On Evaluation of Foraging Strategies Through Estimates of Reproductive Success

  • Robert G. Jaeger
  • Jeffrey Lucas
Part of the NATO ASI Series book series (volume 20)


Foraging theories make predictions about how animals should behave so as to maximize energy gains, or gains in some other currency, given certain constraints. One assumption of such theories is that an animal that forages according to predictions will acquire more resources, and thus will have higher “fitness”, than a conspecific that fails to forage by the theoretical rules. This assumption is seldom tested in any way directly related to reproductive success of individuals, and thus foraging theories may be accused of a certain amount of circular reasoning. For example, say that theory predicts that under certain conditions, a forager should ingest all encountered items of prey type 1 and should “ignore” encountered items of prey type 2; the assumption is that such behavior will eventually contribute to the fitness (defined vaguely here as reproductive success) of the forager. The theoretical prediction is tested empirically, and the resulting data closely fit the prediction. The inference drawn from the test is that the forager must have higher potential fitness than foragers that might have performed in other ways (such as eating prey type 2 and ignoring prey type 1).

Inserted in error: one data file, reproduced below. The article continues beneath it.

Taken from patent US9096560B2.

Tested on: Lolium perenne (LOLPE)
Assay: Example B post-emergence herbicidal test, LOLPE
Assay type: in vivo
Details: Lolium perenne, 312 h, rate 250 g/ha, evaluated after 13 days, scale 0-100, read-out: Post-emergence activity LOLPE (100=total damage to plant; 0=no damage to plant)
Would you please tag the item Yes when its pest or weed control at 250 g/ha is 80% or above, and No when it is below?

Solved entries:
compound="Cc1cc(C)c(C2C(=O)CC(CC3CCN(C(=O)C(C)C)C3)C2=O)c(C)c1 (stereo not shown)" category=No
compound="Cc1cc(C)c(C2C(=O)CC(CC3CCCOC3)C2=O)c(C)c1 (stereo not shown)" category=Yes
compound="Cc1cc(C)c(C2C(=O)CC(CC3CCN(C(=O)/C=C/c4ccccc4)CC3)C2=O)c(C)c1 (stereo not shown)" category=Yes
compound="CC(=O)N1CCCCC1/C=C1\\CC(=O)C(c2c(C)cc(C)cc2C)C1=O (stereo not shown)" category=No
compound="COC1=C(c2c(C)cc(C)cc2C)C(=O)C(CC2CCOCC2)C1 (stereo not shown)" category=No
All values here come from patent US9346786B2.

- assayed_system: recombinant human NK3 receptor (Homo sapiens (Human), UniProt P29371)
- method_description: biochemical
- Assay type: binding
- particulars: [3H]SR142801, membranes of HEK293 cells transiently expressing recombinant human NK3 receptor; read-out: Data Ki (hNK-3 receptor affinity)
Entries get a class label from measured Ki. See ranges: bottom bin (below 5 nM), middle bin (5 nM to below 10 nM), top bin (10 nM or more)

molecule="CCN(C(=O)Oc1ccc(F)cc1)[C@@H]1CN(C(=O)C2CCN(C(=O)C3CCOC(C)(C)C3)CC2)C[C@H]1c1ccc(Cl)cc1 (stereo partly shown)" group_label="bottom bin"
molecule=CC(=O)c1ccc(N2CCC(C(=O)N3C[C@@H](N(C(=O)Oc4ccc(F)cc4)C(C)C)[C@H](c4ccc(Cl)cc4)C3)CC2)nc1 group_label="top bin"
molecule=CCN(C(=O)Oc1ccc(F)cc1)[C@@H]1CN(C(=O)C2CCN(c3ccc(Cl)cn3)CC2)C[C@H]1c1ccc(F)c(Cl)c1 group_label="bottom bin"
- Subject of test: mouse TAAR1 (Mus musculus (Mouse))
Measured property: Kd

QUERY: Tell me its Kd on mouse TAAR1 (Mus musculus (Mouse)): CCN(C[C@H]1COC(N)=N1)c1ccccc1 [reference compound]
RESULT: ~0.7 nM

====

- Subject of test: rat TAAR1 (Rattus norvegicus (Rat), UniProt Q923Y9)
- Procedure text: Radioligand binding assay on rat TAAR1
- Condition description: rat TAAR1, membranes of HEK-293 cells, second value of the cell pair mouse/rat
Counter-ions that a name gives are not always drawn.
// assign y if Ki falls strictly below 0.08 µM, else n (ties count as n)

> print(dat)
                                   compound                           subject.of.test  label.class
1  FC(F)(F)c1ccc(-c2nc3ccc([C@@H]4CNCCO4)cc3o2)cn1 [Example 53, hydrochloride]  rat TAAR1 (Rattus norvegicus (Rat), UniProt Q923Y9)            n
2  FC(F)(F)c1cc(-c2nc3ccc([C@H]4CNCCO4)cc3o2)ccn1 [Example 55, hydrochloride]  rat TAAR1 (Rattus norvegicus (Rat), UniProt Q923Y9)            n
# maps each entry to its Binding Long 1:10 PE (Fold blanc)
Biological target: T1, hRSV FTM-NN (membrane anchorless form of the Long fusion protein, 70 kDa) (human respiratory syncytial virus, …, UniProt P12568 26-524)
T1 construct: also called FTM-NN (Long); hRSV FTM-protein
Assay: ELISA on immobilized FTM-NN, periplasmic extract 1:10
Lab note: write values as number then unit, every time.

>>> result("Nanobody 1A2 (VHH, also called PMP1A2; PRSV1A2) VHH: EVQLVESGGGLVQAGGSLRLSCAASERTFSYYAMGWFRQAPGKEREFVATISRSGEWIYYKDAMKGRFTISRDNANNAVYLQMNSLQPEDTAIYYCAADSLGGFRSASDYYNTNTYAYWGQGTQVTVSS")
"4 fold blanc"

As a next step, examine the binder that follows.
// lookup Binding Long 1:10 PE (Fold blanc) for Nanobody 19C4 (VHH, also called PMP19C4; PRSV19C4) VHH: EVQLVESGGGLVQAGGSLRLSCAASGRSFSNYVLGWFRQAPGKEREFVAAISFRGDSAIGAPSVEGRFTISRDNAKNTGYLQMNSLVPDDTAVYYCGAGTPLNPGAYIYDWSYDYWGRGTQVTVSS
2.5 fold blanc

Reproductive Success Mate Choice Prey Type Common Tern Crab Spider 
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Copyright information

© Springer-Verlag Berlin Heidelberg 1990

Authors and Affiliations

  • Robert G. Jaeger
    • 1
  • Jeffrey Lucas
    • 2
  1. 1.Department of BiologyUniversity of Southwestern LouisianaLafayetteUSA
  2. 2.Department of Biological SciencesPurdue UniversityWest LafayetteUSA

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